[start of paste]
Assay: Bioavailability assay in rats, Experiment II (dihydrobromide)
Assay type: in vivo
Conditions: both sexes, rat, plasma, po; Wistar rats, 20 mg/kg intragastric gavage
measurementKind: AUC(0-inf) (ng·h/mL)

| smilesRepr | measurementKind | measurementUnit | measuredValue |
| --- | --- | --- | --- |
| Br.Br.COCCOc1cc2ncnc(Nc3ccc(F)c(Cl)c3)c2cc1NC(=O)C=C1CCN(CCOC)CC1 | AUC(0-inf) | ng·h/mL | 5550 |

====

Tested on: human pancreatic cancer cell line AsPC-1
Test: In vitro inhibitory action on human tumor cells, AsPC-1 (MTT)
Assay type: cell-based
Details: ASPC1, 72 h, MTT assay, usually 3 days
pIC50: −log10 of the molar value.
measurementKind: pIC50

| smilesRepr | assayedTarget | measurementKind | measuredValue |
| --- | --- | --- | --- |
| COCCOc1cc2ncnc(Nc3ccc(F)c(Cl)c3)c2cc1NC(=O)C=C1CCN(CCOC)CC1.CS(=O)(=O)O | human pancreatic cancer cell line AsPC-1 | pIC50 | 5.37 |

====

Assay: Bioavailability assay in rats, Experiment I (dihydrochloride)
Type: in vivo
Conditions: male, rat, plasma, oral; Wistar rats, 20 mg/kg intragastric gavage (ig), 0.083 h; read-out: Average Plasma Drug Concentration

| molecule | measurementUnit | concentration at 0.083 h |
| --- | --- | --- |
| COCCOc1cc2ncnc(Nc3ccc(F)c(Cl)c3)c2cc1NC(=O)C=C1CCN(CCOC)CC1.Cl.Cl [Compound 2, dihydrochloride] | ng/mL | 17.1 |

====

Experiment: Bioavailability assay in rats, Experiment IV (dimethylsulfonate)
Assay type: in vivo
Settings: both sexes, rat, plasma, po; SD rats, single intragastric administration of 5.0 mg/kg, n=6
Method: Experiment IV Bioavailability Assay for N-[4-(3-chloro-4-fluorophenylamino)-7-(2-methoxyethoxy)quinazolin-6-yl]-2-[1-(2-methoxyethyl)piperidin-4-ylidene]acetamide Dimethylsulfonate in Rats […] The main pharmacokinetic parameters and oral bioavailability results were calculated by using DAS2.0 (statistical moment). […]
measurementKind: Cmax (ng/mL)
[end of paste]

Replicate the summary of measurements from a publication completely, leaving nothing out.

Assay: Bioavailability assay in rats, Experiment II (dihydrobromide)
Assay type: in vivo
Conditions: both sexes, rat, plasma, po; Wistar rats, 20 mg/kg intragastric gavage
measurementKind: AUC(0-inf) (ng·h/mL)

| smilesRepr | measurementKind | measurementUnit | measuredValue |
| --- | --- | --- | --- |
| Br.Br.COCCOc1cc2ncnc(Nc3ccc(F)c(Cl)c3)c2cc1NC(=O)C=C1CCN(CCOC)CC1 | AUC(0-inf) | ng·h/mL | 5550 |

====

Tested on: human pancreatic cancer cell line AsPC-1
Test: In vitro inhibitory action on human tumor cells, AsPC-1 (MTT)
Assay type: cell-based
Details: ASPC1, 72 h, MTT assay, usually 3 days
pIC50: −log10 of the molar value.
measurementKind: pIC50

| smilesRepr | assayedTarget | measurementKind | measuredValue |
| --- | --- | --- | --- |
| COCCOc1cc2ncnc(Nc3ccc(F)c(Cl)c3)c2cc1NC(=O)C=C1CCN(CCOC)CC1.CS(=O)(=O)O | human pancreatic cancer cell line AsPC-1 | pIC50 | 5.37 |

====

Assay: Bioavailability assay in rats, Experiment I (dihydrochloride)
Type: in vivo
Conditions: male, rat, plasma, oral; Wistar rats, 20 mg/kg intragastric gavage (ig), 0.083 h; read-out: Average Plasma Drug Concentration

| molecule | measurementUnit | concentration at 0.083 h |
| --- | --- | --- |
| COCCOc1cc2ncnc(Nc3ccc(F)c(Cl)c3)c2cc1NC(=O)C=C1CCN(CCOC)CC1.Cl.Cl [Compound 2, dihydrochloride] | ng/mL | 17.1 |

====

Experiment: Bioavailability assay in rats, Experiment IV (dimethylsulfonate)
Assay type: in vivo
Settings: both sexes, rat, plasma, po; SD rats, single intragastric administration of 5.0 mg/kg, n=6
Method: Experiment IV Bioavailability Assay for N-[4-(3-chloro-4-fluorophenylamino)-7-(2-methoxyethoxy)quinazolin-6-yl]-2-[1-(2-methoxyethyl)piperidin-4-ylidene]acetamide Dimethylsulfonate in Rats […] The main pharmacokinetic parameters and oral bioavailability results were calculated by using DAS2.0 (statistical moment). […]
measurementKind: Cmax (ng/mL)